Max. H: 25.5 cm. Max. W: 19 cm
Provenance: no indication
Carved from what would appear to be Pentelic marble.
Condition: terribly damaged, and with little of the original surface preserved: a small bit of the forehead on the right and most of the surface on the section of the right side of the face. Clearly recognizable here are the outline of the eye, the slightly curved groove that flows beneath the eyebrow from the inner corner of the eye and beyond its outer corner. The sensitively indented curve of the surface below the eye and another one on either side of the nose above the nostrils below the bulge of the cheek, the corners of the mouth and the lower contours around what is left of the lower lip, with a deep groove below the latter which separates it from the rounded protuberant chin.
This fragmentary head exudes the ethos of Attic sculpture of the period which, notwithstanding its damaged state, is revealed by comparison with other works. We feel, however daring, that it could belong to the west pediment of the Parthenon. It has been suggested though that the head appears to be post-Parthenon, perhaps of the decade 430-420 B.C. The excessive play of light and shade around the chin and mouth, the half-open lips and the general softness of the expression are not to be found in the pedimental sculptures of the Parthenon, still somewhat severe looking. In addition, the softer traits of this head are characteristic of post-Phidian works of the 420s; moreover, the triangle of the forehead is too regular, the eyes too narrow and too bulging by comparison with Parthenon examples. Finally, the scale seems too small to have belonged to any of the headless female figures on the west pediment of the Parthenon. A further suggestion is that it may be possible to associate this head stylistically with another Attic work of the 420s, the male head from the Temple of Apollo Zoster in Vouliagmeni , certainly later than the sculptures of the west pediment.
His eyes are wider, though also bulging and both heads are roughly of the same scale, besides which, their corrosion is similar.
E. Berger told us that the above remarks were in principle right, though he did not exclude it belonging to the Parthenon, and though the dating c. 420 was an ideal one, it did not mean it was the right one. "There were already progressive sculptures in the 430s. It is always possible that it be a very ripe sculpture from the west pediment. Of course, the size is determinant".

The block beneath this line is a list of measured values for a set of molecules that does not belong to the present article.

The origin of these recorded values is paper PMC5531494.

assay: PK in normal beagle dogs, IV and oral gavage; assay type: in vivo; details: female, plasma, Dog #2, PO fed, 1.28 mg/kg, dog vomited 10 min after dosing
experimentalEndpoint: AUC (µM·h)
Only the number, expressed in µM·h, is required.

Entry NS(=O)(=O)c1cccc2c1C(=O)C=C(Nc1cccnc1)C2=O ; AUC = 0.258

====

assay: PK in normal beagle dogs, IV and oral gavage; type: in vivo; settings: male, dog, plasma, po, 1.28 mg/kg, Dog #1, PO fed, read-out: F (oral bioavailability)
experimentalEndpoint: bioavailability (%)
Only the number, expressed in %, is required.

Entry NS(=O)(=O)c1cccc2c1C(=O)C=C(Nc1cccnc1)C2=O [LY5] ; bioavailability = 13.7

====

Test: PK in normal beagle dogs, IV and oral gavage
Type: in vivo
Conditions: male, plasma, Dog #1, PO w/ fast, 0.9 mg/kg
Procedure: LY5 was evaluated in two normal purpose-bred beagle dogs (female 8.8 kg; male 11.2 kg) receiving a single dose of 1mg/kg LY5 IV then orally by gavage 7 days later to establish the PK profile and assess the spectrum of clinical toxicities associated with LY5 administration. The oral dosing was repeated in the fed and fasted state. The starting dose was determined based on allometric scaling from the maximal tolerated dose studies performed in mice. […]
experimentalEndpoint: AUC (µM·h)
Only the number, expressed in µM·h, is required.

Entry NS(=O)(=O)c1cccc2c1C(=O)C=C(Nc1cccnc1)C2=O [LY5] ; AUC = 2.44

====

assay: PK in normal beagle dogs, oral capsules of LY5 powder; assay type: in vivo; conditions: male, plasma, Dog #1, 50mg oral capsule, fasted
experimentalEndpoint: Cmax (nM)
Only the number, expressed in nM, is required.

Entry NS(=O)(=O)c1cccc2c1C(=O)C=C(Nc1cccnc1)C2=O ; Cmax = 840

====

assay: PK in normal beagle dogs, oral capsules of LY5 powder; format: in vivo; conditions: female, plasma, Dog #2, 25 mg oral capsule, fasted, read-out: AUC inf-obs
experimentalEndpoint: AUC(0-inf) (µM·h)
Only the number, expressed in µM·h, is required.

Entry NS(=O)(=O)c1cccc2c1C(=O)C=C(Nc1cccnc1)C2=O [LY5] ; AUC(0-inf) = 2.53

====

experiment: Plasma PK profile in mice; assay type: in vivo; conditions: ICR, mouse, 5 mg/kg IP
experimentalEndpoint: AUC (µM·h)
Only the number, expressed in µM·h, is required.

The head is very close indeed to the Apollo head from Vouliagmeni , and exudes for us a similar feel to some of the Parthenon sculptures. If indeed the present surface is comparable to that of the Apollo, possibly because carved from a marble from the same part of the quarry, maybe the hazard of time, its damage and the colour of the remaining original surface compares with much of surviving Parthenon sculpture.
The Vouliagmeni head which reveals Parthenon influence has been brought up in a paper by E.G. Raftopoulou  where she discusses a new fragment in Athens. In discussing the group she relates the fragment with the head in Athens from the Kerameikos, dating them towards 430 and stating that their dependence on Parthenon art may now be acknowledged. Such characteristics as the large oval of the face, thick eyelids little recessed, rich volume of the hair and large structure of the head fit our head admirably, and correspond to the dynamic forms of the heads that come from the Parthenon or are attributed to it . She also discusses other Attic pieces deriving from this influence, such as the Apollo from Vouliagmeni where the eyes are unusually open, another feature that fits our head.
Some of these heads were obviously made by first-rate sculptors. A great master would be ahead of his time, thus sculpture that stylistically appears of slightly later date  may still be a part of the Parthenon. Various masters worked on the monument and the pediments were by different sculptors.
As to the west pediment of the Parthenon, J. Boardman  says that "The centerpiece was a great cross of the two gods, Athena and Poseidon, ... The rearing chariots behind them ... seated, reclining and kneeling figures of both sexes and all ages
attend rather than watch the outcome of the struggle. They must be the early kings and heroes of Attica and their families, an identification of individuals is not easy."
Might not this head be from the west pediment and possibly, however hypothetical, one of the daughters of Erechtheus? 
1 Athens, National Museum 3646 (Berger, E. (ed.): Parthenon-Kongress, Basel 1982 <Mainz, 1984>, vol. II, pl. 52,3-4).
2 En marge du Parthénon: fragments d'une statue masculine, in: Berger, E. (ed.): op. cit., vol. I, p. 303 ff., vol. II, pl. 47-52.
3Op. cit., p. 305.
4 Taking the Parthenon as the standard or measure.
5 Boardman, J.: Greek Sculpture. The Classical Period (London, 1985), p. 99.
6 Legendary king of Athens who, after consulting the Delphic Oracle, sacrificed his youngest daughter to save the city from Eumolpos and the Thracians.